In retrospect, prior institutionalization of shared governance would have gone a long way toward addressing many of the relevant issues that now seem intractable.
Recently, the Board received the reports of an ad hoc committee as well as of a consulting company, each of which was charged with estimating the fiscal impact of Malibu separation.
Their conclusions are essentially the same.
The estimated financial impact of splitting the 11,000 pupil district under either of their scenarios would leave the next generation of Malibu students with about 1.5 times the revenue per pupil of the Santa Monica students.
In other words, the Malibu per pupil revenue would be about $1 for every 65 cents of per pupil revenue for Santa Monica.
This is not an equitable outcome, especially when one takes into account the fact that Santa Monica currently enrolls about 94% of the nearly 2,700 SMMUSD students who are eligible for free/reduced price lunch (a disproportionality between the two cities that’s unlikely to change much in the next generation).
In short, it would undermine the educational prospects of the vast majority of the most vulnerable students in our district.
Fortunately, better ways for Malibu to gain the local control it seeks are possible. Sharing power is a more equitable solution than splitting districts.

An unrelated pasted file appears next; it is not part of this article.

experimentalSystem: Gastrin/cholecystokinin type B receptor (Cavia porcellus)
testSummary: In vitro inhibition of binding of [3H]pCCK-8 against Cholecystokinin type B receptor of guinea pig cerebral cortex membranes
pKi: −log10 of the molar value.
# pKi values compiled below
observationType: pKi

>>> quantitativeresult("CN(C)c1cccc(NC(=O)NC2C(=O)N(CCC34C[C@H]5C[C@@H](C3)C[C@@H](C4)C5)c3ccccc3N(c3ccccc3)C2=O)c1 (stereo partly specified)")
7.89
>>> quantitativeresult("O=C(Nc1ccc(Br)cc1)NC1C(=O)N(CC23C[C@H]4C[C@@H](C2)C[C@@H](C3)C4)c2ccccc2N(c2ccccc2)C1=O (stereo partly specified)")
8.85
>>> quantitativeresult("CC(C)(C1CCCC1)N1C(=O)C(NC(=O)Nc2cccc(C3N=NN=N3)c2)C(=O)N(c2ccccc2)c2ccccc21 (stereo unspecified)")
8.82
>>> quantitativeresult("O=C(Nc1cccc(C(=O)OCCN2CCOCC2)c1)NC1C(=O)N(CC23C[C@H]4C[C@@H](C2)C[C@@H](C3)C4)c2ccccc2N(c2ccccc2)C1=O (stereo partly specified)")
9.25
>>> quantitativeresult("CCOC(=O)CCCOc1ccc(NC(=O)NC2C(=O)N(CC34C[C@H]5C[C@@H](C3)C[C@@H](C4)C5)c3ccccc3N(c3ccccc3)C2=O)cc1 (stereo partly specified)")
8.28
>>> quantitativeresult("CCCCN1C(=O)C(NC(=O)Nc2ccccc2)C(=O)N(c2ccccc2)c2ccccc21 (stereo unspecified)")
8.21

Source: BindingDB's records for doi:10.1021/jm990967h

I served as a member of the Santa Monica contingent to the Malibu Unification Negotiating Committee (MUNC). I am proud of the collaborative work we did over approximately 16 months.
I did not, however, believe that we would hand our report over to the SMMUSD schoolboard and have them rubber stamp it as final.
I fully expected the Board to vet the assumptions and conclusions drawn and I understand their need to feel comfortable with the results. This is an extremely complicated issue and is difficult to understand, even for those of us who have spent many, many hours engrossed in it.
Perhaps the biggest misconception out there right now is that the MUNC is being ignored.
The MUNC report is over 1000 pages of research and reports and consisted of five sections, each dealing with a different aspect of reorganization of SMMUSD.
Only one part is still being discussed.
The other four areas (asset distribution, bond allocations, liability responsibility and separation logistics) seem to have been accepted as presented.
The SSC alternative and suggested improvements to the operating revenue portion of the MUNC Report are both worth considering.
SSC provided a couple of valid suggestions to improve the MUNC report, in terms of timing of payments and ease of transition, both of which are legitimate issues.